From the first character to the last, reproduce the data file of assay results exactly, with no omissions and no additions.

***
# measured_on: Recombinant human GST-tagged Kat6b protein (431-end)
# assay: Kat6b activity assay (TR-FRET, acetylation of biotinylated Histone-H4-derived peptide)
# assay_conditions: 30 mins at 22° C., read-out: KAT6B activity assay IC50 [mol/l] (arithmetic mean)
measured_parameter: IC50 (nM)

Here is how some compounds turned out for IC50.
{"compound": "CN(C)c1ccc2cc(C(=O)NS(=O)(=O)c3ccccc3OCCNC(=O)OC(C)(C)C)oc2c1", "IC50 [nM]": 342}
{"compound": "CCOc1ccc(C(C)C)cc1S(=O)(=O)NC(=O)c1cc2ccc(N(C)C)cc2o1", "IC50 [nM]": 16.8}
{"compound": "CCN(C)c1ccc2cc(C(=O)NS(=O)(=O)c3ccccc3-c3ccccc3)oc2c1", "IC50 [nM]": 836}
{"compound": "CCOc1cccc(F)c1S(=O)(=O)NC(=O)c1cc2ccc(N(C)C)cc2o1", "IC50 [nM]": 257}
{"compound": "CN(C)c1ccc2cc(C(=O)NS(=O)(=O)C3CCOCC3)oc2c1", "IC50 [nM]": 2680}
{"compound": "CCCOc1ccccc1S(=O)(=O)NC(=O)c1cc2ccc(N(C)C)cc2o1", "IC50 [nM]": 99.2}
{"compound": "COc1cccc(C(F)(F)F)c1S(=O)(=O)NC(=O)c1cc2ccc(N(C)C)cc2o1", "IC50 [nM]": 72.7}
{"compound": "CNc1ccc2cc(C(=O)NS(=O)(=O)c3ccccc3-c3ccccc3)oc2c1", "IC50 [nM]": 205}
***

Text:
# measured_on: Recombinant human GST-tagged Kat6b protein (431-end)
# assay: Kat6b activity assay (TR-FRET, acetylation of biotinylated Histone-H4-derived peptide)
# assay_conditions: 30 mins at 22° C., read-out: KAT6B activity assay IC50 [mol/l] (arithmetic mean)
measured_parameter: IC50 (nM)

Here is how some compounds turned out for IC50.
{"compound": "CN(C)c1ccc2cc(C(=O)NS(=O)(=O)c3ccccc3OCCNC(=O)OC(C)(C)C)oc2c1", "IC50 [nM]": 342}
{"compound": "CCOc1ccc(C(C)C)cc1S(=O)(=O)NC(=O)c1cc2ccc(N(C)C)cc2o1", "IC50 [nM]": 16.8}
{"compound": "CCN(C)c1ccc2cc(C(=O)NS(=O)(=O)c3ccccc3-c3ccccc3)oc2c1", "IC50 [nM]": 836}
{"compound": "CCOc1cccc(F)c1S(=O)(=O)NC(=O)c1cc2ccc(N(C)C)cc2o1", "IC50 [nM]": 257}
{"compound": "CN(C)c1ccc2cc(C(=O)NS(=O)(=O)C3CCOCC3)oc2c1", "IC50 [nM]": 2680}
{"compound": "CCCOc1ccccc1S(=O)(=O)NC(=O)c1cc2ccc(N(C)C)cc2o1", "IC50 [nM]": 99.2}
{"compound": "COc1cccc(C(F)(F)F)c1S(=O)(=O)NC(=O)c1cc2ccc(N(C)C)cc2o1", "IC50 [nM]": 72.7}
{"compound": "CNc1ccc2cc(C(=O)NS(=O)(=O)c3ccccc3-c3ccccc3)oc2c1", "IC50 [nM]": 205}